Herbs can be added to shampoo, in order to soothe and combat dandruff. Use them directly in the gentle, store shampoo or make your own.
You can also add them to a hair rinse or infuse them in a skin friendly oil and make a hot oil treatment.
This is a great way to avoid chemicals and possibly improve the condition of the hair and scalp. When choosing herbs for these recipes, start with a single herb and check to see if your scalp is irritated when using it. Sometimes, dandruff can also mean sensitive scalp, so start off slow.
Once you have your favorite herbs, try combining them into recipes that have layers of scent. I like using a resinous herb, a citrus peel, and then a flowery note, like chamomile. Earthy tones from roots add depth as well as healing and soothing properties. Keep a bottle of your favorite blend in the fridge and use it throughout the week. I like to keep mine for less than 7 days, but have never had issues with a longer storage as long as it was in the refrigerator. If you are not comfortable keeping your herbal rinse for that length of time, hair rinses are easy enough to make fresh, so you may never need to store them. I think of them as an herbal tea for the scalp and hair. Enjoy!
1. Burdock Root
Burdock makes the list to help soothe and improve the scalp. It is such a nutritive herb that is no surprise to see it here.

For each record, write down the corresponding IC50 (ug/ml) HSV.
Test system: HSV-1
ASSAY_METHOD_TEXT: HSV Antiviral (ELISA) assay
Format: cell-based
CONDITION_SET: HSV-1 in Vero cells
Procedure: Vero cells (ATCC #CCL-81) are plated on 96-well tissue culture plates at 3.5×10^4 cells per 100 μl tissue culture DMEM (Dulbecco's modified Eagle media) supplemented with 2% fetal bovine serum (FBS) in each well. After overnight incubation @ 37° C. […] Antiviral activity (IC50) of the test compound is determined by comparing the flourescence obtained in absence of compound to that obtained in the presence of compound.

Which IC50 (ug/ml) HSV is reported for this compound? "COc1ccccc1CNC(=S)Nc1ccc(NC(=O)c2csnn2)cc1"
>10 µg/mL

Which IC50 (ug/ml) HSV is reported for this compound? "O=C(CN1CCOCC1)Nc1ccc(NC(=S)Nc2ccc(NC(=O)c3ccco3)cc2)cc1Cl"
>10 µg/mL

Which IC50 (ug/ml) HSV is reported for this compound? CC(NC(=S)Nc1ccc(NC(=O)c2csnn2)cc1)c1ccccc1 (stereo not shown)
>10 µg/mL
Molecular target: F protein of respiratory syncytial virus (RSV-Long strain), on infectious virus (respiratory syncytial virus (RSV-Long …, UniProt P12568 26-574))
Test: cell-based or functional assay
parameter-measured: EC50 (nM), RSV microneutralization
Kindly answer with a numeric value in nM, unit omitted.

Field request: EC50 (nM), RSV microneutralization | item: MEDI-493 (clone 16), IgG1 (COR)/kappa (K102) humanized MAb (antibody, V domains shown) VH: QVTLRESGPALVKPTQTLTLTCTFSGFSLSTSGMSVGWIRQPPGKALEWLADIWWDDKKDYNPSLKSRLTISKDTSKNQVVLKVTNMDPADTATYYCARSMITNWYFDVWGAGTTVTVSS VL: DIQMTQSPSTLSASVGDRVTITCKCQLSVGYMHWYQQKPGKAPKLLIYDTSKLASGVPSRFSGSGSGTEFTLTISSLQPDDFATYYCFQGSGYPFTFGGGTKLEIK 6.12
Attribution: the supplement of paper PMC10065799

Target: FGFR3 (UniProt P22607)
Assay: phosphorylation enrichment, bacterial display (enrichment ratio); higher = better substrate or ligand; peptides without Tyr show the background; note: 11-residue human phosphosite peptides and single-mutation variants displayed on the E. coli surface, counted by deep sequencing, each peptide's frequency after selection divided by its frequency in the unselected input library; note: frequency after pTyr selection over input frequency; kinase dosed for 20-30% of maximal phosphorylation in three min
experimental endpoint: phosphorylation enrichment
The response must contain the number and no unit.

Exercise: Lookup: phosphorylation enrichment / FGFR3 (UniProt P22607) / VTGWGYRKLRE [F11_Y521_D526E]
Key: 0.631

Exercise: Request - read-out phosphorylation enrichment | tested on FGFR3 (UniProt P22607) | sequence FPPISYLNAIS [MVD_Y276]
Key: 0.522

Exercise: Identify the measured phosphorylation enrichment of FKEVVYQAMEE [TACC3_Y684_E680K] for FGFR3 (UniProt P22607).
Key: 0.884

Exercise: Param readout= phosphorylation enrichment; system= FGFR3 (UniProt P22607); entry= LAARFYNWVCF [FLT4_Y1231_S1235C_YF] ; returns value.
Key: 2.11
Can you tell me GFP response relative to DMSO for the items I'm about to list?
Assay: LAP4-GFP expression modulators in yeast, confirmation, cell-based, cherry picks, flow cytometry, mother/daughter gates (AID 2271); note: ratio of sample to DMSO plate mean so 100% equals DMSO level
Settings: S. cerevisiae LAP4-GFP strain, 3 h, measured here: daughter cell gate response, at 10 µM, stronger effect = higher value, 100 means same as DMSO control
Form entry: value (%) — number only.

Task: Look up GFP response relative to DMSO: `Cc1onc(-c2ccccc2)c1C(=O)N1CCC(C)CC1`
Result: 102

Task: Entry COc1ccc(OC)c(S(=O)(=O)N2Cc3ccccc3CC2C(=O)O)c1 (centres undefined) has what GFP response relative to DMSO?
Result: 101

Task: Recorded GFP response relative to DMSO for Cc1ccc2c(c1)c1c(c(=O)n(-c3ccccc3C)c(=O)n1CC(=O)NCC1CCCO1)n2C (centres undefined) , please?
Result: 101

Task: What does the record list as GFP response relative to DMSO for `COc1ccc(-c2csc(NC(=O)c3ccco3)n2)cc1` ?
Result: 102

Buy burdock root at you local Asian market. It is sold as Gobo Root, and is quite inexpensive. Use some for your hair, and eat the rest!
Always known for it's sweet and gentle nature, chamomile is a natural fit for a recipe to combat dandruff. Good for any color hair, lighter shades will benefit from the golden hue it adds to the hair over time.
Chamomile can be used at any age, so try it as a natural remedy for cradle cap in babies (I like to rinse their hair with it and leave the chamomile tea right in the hair).
Parsley will add a refreshing aspect to your hair rinses. It is clean smelling, bracing on the scalp, and seems to help lift the dandruff so it can be rinsed always cleanly. I include parsley whenever I can find a fresh supply.
I don't find dried parsley adds as much kick, however, if you are creating a rinse during times when you only have dried available, be sure to add it.
Rosemary is a definite scalp stimulator. It's resinous nature brings a tingly feeling that seems to last for some time with use.
Traditionally, rosemary has been known to help stimulate the memory as well, so think of it as food for the head - both inside and out.
The scent of rosemary is enjoyed by adults, especially men. use it as a hair rinse and you may find your husband or boyfriend is stealing this deliciously scented herbal treat.
Another resinous herb, thyme is not only fragrant and pleasing to the nose, it also makes a great herb to create a dandruff hair rinse.
If you want to experiment with scents, try lemon thyme and rosemary, lemon peel and thyme, rosemary and thyme and orange peel..all make wonderful hair rinses that can be dried directly on the scalp and help a scalp recover from dandruff.